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Is Plustoken to Blame for Bitcoin’s Sell-Off?

Armchair theorists love postulating the reasons behind bitcoin’s latest price rise or sell-off. From China FUD to exchange hacks, anything and everything is fair game for blame. Plustoken is the latest bitcoin bear-maker that’s being credited with the last three months of downward price action. But is the revenue from a ponzi coin really responsible for bitcoin’s drop, or are there broader forces at play?

Also read: US Judge Denies Customer’s Plea to Quash IRS Bitstamp Inquiry

Anatomy of a Scam

In June, the ringleaders of Plustoken were arrested by Chinese police, putting an end to a ponzi scheme that is estimated to have netted almost $3 billion from gullible investors. The magnitude of major scams is often exaggerated for dramatic effect, but Plustoken’s numbers appear to check out: blockchain analysis has shown that at least 187,000 BTC – or about 1% of Bitcoin’s total circulating supply – was siphoned away by Plustoken.

Is Plustoken to Blame for Bitcoin’s Sell-Off?

The nature of Plustoken’s scam isn’t particularly interesting; get rich quick schemes are a constant menace within the cryptosphere, luring in unsophisticated investors who have little experience of cryptocurrency. Not everyone hoodwinked by the project was an easy mark, however: many supposedly shrewd investors were also snared by the promise of guaranteed returns of up to 30%. Although little known in the western cryptosphere, Plustoken was a big deal in the east, heavily promoted on Wechat and reaching a market cap of $17 billion and $340 a token.

The Plustoken story gets interesting upon its leaders’ arrest. Authorities might have detained the main culprits, but what they hadn’t seized was the bitcoins. After lying dormant for several months, the ill-gotten gains began to move through the blockchain and pretty soon were showing up on cryptocurrency exchanges.

Is Plustoken to Blame for Bitcoin’s Sell-Off?
Plustoken marketing materials

Two Pluses Make a Minus

Hackers and con artists regularly liquidate cryptocurrency on exchanges in a bid to flee to fiat or swap coins so the blockchain trail goes cold. They’re generally savvy enough to offload their hot crypto in small tranches to avoid causing slippage – for their sake, if not the market’s. With a haul of 187,000 BTC, however, the Plustoken scammers had no easy way of liquidating quickly without affecting spot prices. As a result, they stand accused of wreaking havoc twice over, following up their initial scam by triggering a sustained sell-off.

Ergo is a cryptocurrency researcher with a fascination for blockchain forensics. He’s also the leading source of knowledge on the whereabouts of the bitcoins Plustoken’s team trousered.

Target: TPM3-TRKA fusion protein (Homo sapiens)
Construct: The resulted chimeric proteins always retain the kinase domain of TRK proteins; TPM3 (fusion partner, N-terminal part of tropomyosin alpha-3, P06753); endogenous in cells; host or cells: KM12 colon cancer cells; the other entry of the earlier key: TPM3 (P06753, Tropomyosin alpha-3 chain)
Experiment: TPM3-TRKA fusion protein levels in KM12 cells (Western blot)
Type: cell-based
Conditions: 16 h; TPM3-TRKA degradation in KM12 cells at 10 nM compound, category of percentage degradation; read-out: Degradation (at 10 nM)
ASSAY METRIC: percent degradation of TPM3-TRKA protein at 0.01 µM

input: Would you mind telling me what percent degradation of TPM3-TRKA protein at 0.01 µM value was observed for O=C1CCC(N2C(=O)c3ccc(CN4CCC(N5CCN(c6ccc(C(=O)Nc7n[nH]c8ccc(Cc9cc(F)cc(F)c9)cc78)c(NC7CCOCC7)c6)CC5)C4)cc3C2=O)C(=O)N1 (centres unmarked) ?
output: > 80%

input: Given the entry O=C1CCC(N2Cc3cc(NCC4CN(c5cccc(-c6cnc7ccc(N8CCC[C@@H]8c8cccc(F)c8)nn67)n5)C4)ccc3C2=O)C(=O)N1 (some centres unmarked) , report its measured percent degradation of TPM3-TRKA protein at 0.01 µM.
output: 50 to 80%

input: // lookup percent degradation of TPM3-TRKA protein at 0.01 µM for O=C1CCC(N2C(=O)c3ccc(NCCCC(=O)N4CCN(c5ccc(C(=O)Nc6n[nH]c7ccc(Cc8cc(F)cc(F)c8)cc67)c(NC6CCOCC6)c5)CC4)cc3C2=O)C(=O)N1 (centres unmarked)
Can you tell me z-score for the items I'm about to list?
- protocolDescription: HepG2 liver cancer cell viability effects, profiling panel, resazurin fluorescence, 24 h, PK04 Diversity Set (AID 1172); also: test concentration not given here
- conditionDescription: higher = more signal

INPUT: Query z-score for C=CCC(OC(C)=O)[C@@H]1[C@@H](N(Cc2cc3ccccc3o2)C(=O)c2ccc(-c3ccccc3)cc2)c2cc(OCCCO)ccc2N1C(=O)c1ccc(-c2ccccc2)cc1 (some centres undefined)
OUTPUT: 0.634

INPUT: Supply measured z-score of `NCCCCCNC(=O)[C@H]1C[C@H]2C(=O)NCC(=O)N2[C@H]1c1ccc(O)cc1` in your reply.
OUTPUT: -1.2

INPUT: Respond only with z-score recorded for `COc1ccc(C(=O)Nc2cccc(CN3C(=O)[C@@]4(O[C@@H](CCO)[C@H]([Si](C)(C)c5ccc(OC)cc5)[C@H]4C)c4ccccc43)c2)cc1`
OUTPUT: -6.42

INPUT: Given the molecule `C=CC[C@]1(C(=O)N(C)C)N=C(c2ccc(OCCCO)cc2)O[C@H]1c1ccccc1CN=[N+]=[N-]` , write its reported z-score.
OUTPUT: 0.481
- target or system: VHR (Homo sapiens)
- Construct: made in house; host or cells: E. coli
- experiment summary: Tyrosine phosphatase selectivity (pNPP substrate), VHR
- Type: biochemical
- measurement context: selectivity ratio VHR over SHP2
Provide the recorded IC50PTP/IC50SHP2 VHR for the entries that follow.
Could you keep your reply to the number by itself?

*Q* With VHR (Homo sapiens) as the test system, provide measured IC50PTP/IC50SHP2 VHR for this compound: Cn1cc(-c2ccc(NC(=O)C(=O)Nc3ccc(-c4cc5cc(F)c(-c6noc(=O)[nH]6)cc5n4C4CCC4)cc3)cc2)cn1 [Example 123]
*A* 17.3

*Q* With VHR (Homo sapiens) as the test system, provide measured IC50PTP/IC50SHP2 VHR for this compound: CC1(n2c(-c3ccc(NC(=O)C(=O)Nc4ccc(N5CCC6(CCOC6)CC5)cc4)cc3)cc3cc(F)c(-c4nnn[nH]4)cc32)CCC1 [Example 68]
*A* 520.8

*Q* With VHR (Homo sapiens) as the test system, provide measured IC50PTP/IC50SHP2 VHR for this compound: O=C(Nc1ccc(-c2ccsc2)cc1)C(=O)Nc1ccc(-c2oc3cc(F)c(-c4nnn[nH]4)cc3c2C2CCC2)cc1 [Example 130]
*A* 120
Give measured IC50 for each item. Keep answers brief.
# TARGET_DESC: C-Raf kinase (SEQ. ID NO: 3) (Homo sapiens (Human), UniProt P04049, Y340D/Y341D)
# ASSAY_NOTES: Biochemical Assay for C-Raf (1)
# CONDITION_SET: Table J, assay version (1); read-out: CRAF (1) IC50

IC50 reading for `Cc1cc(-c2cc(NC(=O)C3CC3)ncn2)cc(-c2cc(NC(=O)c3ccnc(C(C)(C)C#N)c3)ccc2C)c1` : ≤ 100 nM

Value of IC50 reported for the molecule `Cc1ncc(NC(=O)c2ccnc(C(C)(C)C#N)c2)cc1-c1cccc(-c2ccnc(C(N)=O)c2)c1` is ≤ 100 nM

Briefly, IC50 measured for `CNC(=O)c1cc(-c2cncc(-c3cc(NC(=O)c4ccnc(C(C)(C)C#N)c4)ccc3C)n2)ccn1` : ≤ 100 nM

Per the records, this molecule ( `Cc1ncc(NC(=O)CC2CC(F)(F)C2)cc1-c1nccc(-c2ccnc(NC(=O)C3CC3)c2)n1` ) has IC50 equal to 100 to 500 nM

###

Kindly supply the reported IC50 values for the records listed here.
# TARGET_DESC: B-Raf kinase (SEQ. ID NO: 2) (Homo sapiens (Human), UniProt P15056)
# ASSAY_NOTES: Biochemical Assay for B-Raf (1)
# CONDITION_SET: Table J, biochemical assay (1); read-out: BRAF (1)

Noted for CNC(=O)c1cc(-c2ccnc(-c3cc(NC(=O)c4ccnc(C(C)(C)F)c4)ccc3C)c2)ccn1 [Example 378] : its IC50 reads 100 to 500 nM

In October, Ergo published his analysis of the scammers’ attempts to launder their coins by moving them through Wasabi’s mixer. In total, 19,000 BTC were obfuscated in this manner, with a total of 54,000 BTC being moved through various mixers, often with poor privacy results due to the ease with which the large inputs and outputs could be linked.

On November 21, Ergo laid out his thesis that the movements of Plustoken’s bitcoins are indicative of sustained and heavy selling pressure which has coincided with the market downturn that took BTC below $6,500 for the first time since May.

Bigger Than Mt. Gox

Ergo’s research has confirmed the initial estimates of 187,000 BTC raised by Plustoken to be correct. The team also amassed $120 million in ETH, which is currently unmoved, and $69 million in EOS which is also dormant. To put Plustoken’s bitcoin haul into perspective, it is more than 40,000 BTC larger than the Mt. Gox coins that are due to be issued to creditors upon settlement of the bankruptcy case. The crypto community has been nervously awaiting the release of the Gox coins, anticipating that their unlocking will crash the market. Given these long-standing fears, it is reasonable to attribute a similar outcome from the Plustoken coins being sent to exchanges.

Cryptocurrency exchanges seem to be the final destination for the Plustoken bitcoins, with Huobi among the exchanges to receive deposits that can be traced back to the ponzi scheme. Ergo estimates that 1,300 BTC a day have been offloaded in this manner on exchanges, purely from Plustoken, adding: “To put that in perspective, that is over 60% of the daily block reward in sell pressure.”